Equation 11: CY = ( HCW wait at the time of shipment ) * 100

Data regarding the performance, ingestive behavior and carcass data were tested by analysis of variance with comparison of means at 5% significance, using the SAS statistical software (1993), equation 12.

Equation 12: Yij = μ + Fi + Bj + Eij

Where: Yij = dependent variables; µ = overall mean of all observations; Fi = effect of favomycin of order “i”; Bj = effect of block of order “j” and Eij = residual random effect.

For data referring to serum parameters of the animals, the effect of the additive against the control and its effect as a function of time were evaluated, and for that they were submitted to mixed linear regression analysis (MIXED; P<0.05), using the SAS software (1993), equation 13.

Equation 13: Yijk = μ + Fi + Mj + Bk+ ( F * M ) ij + Eijk

Where: Yijk = dependent variables; µ = overall mean of all observations; Fi = effect of favomycin of order “i”; Mj = effect of moment of order “j”; Bk = effect of block of order “k”; effect of the interaction between favomycin and moment of order “ij” and Eijk = residual random effect.

Results and Discussion

From data in Table 2, the use of favomycin promoted no changes in ADMI (kg day-1), ADMI (% BW), FE and ADG of animals in relation to the control group, regardless of the evaluation periods (0 to 28; 0 to 56; 0 to 84; 0 to 105 days). Limede et al.(33 Limede AC, Marques RS, Polizel DM, Cappellozza BI, Miszura A, Barroso JPR, Martins AS, Sardinha LA, Baggio M, Pires AV. Effects of supplementation with narasin, salinomycin, or favomycin on performance and ruminal fermentation characteristics of Bos indicus Nellore cattle fed with forage-based diets. J Anim Sci. 2021; 99(4):1-11. https://doi.org/10.1093/jas/skab005.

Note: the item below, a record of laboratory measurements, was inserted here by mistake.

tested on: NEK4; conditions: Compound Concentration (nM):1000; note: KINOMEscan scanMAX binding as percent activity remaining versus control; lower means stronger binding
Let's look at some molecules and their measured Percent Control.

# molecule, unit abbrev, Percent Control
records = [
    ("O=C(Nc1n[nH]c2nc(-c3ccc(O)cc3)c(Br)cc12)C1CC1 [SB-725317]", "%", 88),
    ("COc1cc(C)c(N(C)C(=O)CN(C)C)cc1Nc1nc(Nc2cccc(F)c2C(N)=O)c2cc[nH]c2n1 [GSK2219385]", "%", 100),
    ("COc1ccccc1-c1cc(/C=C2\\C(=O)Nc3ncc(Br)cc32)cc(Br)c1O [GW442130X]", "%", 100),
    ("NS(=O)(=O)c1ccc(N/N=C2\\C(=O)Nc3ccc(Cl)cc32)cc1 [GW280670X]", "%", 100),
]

https://doi.org/10.1093/jas/skab005...
) comparing feedlot beef cattle supplementation with different additives, including favomycin, also observed no significant difference for ADMI and ADG between favomycin and the control treatment. The literature points out that this additive promotes changes in the ruminal microbiota due to its mechanism of action, which can lead to improvements in animal performance(66 Volke F, Waschipky R, Pampel A, Donnerstag A, Lantzsch G, Pfeifer H, Richter W, Klose G, Welzel P. Characterisation of antibiotic moenomycin A interaction with phospholipid model membranes. Chem. Phys. Lipids. 1997;85(2):115–123. https://doi.org/10.1016/s0009-3084(96)02649-7.
https://doi.org/10.1016/s0009-3084(96)02...
, 77 Edwards JE, MCewan NR, Mckain N, Walker N, Wallace RJ. Influence of favomycin on ruminal fermentation and microbial populations in sheep. Microbiology. 2005a;151(3):717-725. https://doi.org/10.1099/mic.0.27602-0.
https://doi.org/10.1099/mic.0.27602-0...
, 88 Edrington TS, Callaway TR, Varey PD, Jung YS, Bischof KM, Elder RO, Anderson RC, Kutter E, Brabban AD, Nisbet DJ. Effects of the antibiotic ionophores monensin, lasalocid, laidlomycin propionate and bambermycin on Salmonella and E. coli O157:H7 in vitro. J. Appl. Microbiol. 2003;94(2):207–213. https://doi.org/10.1046/j.1365-2672.2003.01822.x.